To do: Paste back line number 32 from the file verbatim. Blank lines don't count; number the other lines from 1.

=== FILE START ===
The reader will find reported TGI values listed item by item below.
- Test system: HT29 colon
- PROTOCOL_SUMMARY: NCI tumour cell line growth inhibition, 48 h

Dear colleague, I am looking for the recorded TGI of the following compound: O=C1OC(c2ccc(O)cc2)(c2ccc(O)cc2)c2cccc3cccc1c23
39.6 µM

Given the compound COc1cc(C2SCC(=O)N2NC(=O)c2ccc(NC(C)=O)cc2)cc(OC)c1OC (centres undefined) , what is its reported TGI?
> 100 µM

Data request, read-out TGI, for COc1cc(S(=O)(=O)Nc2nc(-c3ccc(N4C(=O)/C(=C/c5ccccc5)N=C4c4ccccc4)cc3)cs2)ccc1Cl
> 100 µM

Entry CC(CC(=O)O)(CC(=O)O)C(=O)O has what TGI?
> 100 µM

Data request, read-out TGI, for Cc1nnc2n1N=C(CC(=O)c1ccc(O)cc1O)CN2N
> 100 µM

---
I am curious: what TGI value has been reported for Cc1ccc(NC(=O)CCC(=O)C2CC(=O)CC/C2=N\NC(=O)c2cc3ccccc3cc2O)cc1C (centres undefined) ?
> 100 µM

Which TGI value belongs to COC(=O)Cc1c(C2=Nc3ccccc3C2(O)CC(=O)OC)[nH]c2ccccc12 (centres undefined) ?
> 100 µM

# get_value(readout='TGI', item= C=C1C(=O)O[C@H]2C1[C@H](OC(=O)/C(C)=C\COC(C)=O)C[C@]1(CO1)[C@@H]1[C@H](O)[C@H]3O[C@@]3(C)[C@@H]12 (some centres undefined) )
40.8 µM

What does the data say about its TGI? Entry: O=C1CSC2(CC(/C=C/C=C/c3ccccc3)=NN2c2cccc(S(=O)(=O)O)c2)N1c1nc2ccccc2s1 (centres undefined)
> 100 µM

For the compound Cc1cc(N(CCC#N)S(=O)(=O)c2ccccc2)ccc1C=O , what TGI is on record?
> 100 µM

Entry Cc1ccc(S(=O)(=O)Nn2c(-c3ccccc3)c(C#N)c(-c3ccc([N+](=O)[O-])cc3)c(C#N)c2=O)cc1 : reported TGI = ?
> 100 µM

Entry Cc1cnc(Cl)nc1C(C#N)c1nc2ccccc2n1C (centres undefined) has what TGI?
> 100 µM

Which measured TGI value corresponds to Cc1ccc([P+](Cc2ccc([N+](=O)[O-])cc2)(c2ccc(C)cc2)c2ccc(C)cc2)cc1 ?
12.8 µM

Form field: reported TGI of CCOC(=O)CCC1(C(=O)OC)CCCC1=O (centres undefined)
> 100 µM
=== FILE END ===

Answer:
> 100 µM